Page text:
Notes to Poem:

"Betty Carter Blues"

Peter Y. Chou

Preface: On the last day of the 33rd Annual Foothill College Writers' Conference (Sunday, July 12, 2009), Avotcja & Modupue performed a jazz concert after the Students Reading (6-7 pm). Avotcja Jiltonilro is a poet, composer, musician and published author. She has opened for Betty Carter. Avotcja teaches poetry, creative writing, music & drama in the public schools and the penal system. Modupue is the jazz band she plays with. Avotcja (ah-va-cha) introduced Eugene Warren as the bass player and Sandi Poindexter, the violinist. Avotcja played on small percussion while reciting her poetry along with the other musicians. I wrote a few haikus during the performance.
Avotcja reciting poetry & Modupue playing jazz music
When Avotcja said "Betty Carter ate up the microphones by the dozen", I was intrigued by this image, and learned later that Betty Carter was an American jazz singer. This poem is composed of 11 haikus of 17 syllables each. The last four haikus contain 20 songs from Betty Carter's Bet-Car/Verve albums written two days later.

Commentary on Poem: "Betty Carter Blues"

Summon a genii in / some ancient lamp and / ride a magic carpet
Images from 1000 Nights— The genii emerged from "Aladdin's Wonderful Lamp" to grant his wishes. A magic carpet, also called a flying carpet, is a legendary carpet that can be used to transport people who are on it instantaneously or quickly to their destination. The magic carpet appears in Walt Disney's film Aladdin (1992). An article "Physicists make ripples with their magic carpet" appeared in Nature, Vol. 450, 138 (December 17, 2007). A team of Harvard scientists has come up with instructions for how to make a flying carpet.

She shakes her rattle / of sand and pebbles inside / the old goat-skin drum
Avotcja stopped reciting her poem and picked up a round rattle drum, shaking it in a circular or spirally motion. As she did so, the sand and pebbles within the goat-skin drum made an eerie hissing noise as though a storm is coming. This reminded me of Rainer Maria Rilke's poem "I Live My Life in Growing Orbits": "I am circling around God, around the ancient tower, / and I have been circling for a thousand years, / and I still don't know if I am a falcon, or a storm, / or a great song." (Robert Bly translation).

land of Scheherazade's A Thousand and One Nights
We're travelling in space-time to Arabia, where Scherherazade told her tales to King Shahryar for 1001 nights that saved her life. The tales themselves trace their roots back to ancient and medieval Arabic, Persian, Indian, Egyptian and Mesopotamian folklore and literature. The first English edtion appeared in 1706. The oldest Arabic manuscript dates from the 14th century, but some go as far back as the 9th century. The first European version in 12 volumes (1704-1717) was translated into French by Antoine Galland from an Arabic text. Sir Richard Francis Burton's 10 volumes English translation The Book of the Thousand Nights and a Night appeared in 1885.

But I find no Sinbad / nor Aladdin nor / Ali Baba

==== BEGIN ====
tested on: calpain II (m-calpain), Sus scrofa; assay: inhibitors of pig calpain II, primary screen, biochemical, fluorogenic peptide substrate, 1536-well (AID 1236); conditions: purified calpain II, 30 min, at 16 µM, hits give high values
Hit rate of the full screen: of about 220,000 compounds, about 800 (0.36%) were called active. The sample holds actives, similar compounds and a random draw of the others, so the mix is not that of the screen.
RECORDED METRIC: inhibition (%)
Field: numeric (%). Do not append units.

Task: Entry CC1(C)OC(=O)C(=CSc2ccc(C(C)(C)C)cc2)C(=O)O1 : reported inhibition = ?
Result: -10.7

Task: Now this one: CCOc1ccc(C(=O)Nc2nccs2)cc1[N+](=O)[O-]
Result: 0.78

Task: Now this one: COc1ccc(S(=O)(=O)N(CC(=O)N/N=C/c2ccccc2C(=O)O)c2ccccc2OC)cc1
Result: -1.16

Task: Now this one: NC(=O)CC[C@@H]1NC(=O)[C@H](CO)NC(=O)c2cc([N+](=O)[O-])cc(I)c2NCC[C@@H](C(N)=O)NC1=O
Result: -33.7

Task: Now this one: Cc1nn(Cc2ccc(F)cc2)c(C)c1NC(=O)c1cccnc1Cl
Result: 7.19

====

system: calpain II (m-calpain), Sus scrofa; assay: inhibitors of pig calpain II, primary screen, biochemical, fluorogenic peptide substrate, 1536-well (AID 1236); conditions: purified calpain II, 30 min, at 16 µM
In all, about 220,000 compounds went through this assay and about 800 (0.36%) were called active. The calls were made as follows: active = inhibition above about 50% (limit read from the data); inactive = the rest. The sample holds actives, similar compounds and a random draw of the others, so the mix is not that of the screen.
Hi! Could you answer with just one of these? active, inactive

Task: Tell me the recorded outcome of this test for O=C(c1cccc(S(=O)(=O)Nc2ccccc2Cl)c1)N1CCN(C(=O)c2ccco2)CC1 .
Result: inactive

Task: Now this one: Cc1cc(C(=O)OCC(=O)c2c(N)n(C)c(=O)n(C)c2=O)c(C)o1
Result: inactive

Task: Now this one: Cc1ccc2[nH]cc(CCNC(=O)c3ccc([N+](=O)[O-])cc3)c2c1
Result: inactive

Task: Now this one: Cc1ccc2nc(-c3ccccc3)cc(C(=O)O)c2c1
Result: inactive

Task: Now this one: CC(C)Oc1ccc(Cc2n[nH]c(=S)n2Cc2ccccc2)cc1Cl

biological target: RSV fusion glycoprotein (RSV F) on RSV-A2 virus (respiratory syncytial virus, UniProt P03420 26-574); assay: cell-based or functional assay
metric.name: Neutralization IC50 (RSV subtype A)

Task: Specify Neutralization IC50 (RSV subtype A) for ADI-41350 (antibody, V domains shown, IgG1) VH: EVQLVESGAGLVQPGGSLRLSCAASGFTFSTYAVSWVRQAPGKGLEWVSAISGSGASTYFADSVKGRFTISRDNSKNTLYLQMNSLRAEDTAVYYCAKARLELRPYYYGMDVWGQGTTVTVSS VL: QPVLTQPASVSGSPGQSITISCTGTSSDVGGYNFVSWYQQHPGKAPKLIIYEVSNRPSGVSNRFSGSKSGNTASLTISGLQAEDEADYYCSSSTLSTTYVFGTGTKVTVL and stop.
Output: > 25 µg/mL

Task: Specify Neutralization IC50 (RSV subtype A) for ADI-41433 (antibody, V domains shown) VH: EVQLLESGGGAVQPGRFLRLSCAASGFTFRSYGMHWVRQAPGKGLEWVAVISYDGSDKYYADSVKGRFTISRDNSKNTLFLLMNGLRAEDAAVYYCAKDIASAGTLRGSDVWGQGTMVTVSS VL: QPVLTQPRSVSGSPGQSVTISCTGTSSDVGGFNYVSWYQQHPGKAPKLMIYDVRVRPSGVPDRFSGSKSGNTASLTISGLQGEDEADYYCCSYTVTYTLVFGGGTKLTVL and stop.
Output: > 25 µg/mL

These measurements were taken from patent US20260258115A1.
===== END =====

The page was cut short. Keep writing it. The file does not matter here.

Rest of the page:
"The Seven Voyages of Sinbad the Sailor", "Aladdin's Wonderful Lamp", and "Ali Baba and the Forty Thieves" are all tales from Scherheraade's 1001 Nights.

Betty Carter eating / up mikes by the dozen / in jazz clubs all night
Avotcja's line "Betty Carter ate up the microphones by the dozen" triggered this poem. Betty Carter (1929-1998) was an American jazz singer renowned for her improvisational technique and idiosyncratic vocal style. One of the most expressive and original singers to come out of the post-World War II era, Betty Carter thrilled audiences with her daring vocal improvisations and her no-nonsense jazz attitude. She emerged from the Detroit bebop scene and joined Lionel Hampton's big band in 1948, then went on to record sporadically throughout the 1950s and 1960s, making her biggest mark through a duets album with Ray Charles. Above all, she thought of herself as a musician, once saying, "When it's all over for me, I would like it said that Betty Carter was not just a singer, but a jazz musician AND a singer."

Overpowering— / ever flowering— / that's Betty Carter singing
This haiku was written when these words tumbled out from Avotcja's poem.

the blues— Lover man, / feed the fire, I'm all smiles, / all or nothing at all.
"Lover Man", "Feed the Fire", "I'm All Smiles", "All or Nothing at All"
are songs from Betty Carter's 1993 Verve live album Feed the Fire.

New blues with no words— / we tried happy sounds / ev'ry time we say goodbye
"New Blues", "With No Words", "Ev'ry Time We Say Goodbye" are songs
from Betty Carter's 1982 Verve live album Whatever Happened to Love?
"We Tried", "Happy", "Sounds" are songs from The Betty Carter Album (1976).

I'm yours, you're mine / imagination close your eyes / this time you're mine, you.
"I'm Yours, You're Mine", "Close Your Eyes", "This Time" are songs
from Betty Carter's 1996 Verve album I'm Yours, You're Mine.
"Imagination" is from Look What I Got! (1988 Verve album).
"You're Mine, You" is from It's Not About the Melody (1992 Verve album).

Look what I got— / I should care the man I love, / the good life, make it last.
"Look What I Got!", "The Man I Love", "The Good Life", "Make It Last"
are songs from Betty Carter's 1988 Verve Records album Look What I Got!.
"I Should Care" is a song from It's Not About the Melody (1992 Verve album).

Whatever Happened to Love? (1982)

Bruni's painting Betty Carter (1992)

Look What I Got! (1988)

| Top of Page | Poem | Poems 2009 | Haikus 2009 |
| Nature Walks 2009 | CPITS | Books | A-Z Portals | Home |

© Peter Y. Chou,
P.O. Box 390707, Mountain View, CA 94039
email: (7-16-2009)